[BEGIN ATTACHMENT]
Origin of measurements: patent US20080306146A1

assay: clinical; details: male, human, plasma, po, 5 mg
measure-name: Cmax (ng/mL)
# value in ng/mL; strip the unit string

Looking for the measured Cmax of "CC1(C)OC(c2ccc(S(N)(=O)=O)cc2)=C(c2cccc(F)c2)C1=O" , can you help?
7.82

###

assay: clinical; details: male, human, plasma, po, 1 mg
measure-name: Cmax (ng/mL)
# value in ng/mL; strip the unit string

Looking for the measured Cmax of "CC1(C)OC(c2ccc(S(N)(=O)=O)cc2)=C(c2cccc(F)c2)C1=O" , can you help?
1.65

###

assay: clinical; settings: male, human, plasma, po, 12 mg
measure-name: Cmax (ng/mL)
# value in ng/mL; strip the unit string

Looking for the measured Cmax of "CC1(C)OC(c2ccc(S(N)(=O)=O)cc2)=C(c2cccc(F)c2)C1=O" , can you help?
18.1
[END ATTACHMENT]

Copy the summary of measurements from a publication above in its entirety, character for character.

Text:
Origin of measurements: patent US20080306146A1

assay: clinical; details: male, human, plasma, po, 5 mg
measure-name: Cmax (ng/mL)
# value in ng/mL; strip the unit string

Looking for the measured Cmax of "CC1(C)OC(c2ccc(S(N)(=O)=O)cc2)=C(c2cccc(F)c2)C1=O" , can you help?
7.82

###

assay: clinical; details: male, human, plasma, po, 1 mg
measure-name: Cmax (ng/mL)
# value in ng/mL; strip the unit string

Looking for the measured Cmax of "CC1(C)OC(c2ccc(S(N)(=O)=O)cc2)=C(c2cccc(F)c2)C1=O" , can you help?
1.65

###

assay: clinical; settings: male, human, plasma, po, 12 mg
measure-name: Cmax (ng/mL)
# value in ng/mL; strip the unit string

Looking for the measured Cmax of "CC1(C)OC(c2ccc(S(N)(=O)=O)cc2)=C(c2cccc(F)c2)C1=O" , can you help?
18.1